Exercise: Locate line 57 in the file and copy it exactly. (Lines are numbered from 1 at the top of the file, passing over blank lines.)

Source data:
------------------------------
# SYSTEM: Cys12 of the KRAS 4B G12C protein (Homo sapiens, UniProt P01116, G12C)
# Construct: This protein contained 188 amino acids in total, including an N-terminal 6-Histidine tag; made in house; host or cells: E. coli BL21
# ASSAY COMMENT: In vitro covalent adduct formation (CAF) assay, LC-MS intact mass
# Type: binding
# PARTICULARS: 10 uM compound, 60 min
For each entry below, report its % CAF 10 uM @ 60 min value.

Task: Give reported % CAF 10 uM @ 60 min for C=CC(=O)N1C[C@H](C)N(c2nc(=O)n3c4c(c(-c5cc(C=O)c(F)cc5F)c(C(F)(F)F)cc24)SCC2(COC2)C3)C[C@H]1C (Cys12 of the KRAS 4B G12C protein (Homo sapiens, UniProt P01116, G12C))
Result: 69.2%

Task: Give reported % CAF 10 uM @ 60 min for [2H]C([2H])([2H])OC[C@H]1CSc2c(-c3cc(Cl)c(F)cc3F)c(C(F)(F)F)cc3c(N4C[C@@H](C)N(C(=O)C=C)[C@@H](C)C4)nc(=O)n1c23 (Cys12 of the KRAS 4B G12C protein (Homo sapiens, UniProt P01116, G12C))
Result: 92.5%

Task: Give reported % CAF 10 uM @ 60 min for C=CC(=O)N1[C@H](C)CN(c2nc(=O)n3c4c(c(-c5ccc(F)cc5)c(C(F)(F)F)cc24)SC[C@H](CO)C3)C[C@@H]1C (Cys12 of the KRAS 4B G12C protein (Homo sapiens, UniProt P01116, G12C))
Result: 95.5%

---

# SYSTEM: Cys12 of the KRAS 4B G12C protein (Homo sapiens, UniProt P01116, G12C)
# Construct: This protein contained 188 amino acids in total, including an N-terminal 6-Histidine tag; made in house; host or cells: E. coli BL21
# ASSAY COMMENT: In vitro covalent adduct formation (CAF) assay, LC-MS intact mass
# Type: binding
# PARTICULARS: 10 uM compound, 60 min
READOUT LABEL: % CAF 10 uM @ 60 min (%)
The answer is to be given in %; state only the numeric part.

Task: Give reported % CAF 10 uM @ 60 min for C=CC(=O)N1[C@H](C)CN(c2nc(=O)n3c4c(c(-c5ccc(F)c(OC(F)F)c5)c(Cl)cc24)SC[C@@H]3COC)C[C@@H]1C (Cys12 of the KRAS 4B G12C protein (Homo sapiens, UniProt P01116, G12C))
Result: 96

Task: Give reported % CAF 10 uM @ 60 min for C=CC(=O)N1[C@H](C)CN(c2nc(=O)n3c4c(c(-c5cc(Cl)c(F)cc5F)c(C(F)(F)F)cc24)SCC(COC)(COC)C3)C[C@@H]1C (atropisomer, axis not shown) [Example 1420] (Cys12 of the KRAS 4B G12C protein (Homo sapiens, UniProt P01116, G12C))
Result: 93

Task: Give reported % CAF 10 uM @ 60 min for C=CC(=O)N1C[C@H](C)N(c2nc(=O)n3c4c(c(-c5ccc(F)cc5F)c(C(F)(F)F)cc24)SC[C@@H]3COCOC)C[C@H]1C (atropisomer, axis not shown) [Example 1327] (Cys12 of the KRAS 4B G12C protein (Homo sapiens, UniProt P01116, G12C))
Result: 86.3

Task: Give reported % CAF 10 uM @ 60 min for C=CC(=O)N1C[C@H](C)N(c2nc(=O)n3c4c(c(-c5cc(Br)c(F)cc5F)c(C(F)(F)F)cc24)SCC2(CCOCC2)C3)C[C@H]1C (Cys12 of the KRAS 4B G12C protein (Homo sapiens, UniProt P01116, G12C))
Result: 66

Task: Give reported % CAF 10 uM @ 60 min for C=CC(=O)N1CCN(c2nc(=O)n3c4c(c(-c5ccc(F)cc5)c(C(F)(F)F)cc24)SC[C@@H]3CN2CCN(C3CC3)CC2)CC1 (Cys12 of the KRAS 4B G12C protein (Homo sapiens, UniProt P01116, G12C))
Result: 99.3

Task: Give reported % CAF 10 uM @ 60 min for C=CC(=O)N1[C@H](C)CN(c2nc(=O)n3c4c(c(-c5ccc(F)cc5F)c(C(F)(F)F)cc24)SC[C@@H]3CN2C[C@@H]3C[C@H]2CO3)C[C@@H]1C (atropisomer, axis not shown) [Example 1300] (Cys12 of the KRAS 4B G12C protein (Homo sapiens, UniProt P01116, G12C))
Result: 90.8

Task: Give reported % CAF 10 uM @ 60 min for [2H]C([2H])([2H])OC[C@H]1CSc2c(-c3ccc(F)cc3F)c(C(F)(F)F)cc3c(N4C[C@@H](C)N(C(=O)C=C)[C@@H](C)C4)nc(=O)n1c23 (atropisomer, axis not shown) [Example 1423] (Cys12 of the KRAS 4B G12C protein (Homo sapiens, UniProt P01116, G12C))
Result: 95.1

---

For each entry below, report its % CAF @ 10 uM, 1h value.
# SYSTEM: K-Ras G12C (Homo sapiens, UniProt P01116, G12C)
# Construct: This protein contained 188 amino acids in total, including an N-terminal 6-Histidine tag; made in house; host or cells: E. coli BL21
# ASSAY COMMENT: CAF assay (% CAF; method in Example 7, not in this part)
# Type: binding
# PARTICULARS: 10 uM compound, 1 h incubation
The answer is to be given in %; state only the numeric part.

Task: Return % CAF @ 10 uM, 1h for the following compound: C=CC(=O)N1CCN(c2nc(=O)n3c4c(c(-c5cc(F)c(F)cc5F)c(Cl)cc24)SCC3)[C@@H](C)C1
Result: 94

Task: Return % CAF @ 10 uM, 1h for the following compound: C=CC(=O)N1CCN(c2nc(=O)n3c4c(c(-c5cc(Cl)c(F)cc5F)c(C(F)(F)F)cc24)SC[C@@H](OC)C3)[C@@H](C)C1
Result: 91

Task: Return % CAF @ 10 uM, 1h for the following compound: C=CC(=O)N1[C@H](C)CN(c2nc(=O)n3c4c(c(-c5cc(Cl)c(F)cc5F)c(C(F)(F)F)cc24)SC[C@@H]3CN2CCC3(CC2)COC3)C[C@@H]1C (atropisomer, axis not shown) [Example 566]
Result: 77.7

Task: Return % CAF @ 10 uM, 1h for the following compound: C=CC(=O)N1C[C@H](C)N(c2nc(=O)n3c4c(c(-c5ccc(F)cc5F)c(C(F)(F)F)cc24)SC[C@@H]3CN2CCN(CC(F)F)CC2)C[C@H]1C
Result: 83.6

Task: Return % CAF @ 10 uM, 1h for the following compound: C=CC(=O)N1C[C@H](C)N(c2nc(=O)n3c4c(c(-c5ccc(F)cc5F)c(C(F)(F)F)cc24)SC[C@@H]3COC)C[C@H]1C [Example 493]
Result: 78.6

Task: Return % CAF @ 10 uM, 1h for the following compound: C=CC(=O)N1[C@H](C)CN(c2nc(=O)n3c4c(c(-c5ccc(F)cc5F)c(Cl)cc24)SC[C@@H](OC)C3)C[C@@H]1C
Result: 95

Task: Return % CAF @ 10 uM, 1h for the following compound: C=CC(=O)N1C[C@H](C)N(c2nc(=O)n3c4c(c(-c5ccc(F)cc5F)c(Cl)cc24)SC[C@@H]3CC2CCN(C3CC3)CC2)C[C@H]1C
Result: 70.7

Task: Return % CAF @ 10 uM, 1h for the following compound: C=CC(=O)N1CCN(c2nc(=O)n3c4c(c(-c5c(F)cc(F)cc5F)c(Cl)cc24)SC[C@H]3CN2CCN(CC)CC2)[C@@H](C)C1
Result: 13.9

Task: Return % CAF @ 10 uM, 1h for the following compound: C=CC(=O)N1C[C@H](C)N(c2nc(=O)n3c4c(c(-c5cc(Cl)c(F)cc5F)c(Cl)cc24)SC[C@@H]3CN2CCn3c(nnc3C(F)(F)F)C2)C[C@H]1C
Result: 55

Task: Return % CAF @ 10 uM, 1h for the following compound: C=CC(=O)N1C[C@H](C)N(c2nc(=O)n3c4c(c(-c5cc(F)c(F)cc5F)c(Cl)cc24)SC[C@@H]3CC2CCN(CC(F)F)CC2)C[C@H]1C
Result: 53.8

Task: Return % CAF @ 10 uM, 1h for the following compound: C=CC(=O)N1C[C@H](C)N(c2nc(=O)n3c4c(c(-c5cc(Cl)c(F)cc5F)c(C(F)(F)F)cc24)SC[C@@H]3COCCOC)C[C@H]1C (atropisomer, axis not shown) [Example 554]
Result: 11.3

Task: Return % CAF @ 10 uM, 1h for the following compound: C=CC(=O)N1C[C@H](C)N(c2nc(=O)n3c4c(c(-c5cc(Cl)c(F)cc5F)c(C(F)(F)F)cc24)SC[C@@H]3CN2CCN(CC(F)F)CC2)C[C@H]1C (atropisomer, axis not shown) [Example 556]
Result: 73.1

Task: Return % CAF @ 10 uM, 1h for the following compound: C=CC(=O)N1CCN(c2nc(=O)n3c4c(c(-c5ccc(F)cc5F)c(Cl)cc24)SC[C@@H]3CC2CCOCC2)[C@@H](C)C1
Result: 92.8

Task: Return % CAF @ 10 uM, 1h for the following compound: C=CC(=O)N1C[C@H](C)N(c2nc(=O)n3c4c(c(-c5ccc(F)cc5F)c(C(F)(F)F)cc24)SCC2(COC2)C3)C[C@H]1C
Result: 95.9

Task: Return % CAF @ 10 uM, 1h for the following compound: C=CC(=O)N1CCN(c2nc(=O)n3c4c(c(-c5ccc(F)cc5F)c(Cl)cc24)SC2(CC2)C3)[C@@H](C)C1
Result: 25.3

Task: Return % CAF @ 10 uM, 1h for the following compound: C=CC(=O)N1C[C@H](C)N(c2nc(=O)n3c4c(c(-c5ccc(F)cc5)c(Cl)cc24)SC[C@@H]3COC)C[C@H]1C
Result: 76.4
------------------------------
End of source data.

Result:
Task: Return % CAF @ 10 uM, 1h for the following compound: C=CC(=O)N1CCN(c2nc(=O)n3c4c(c(-c5c(F)cc(F)cc5F)c(Cl)cc24)SC[C@H]3CN2CCN(CC)CC2)[C@@H](C)C1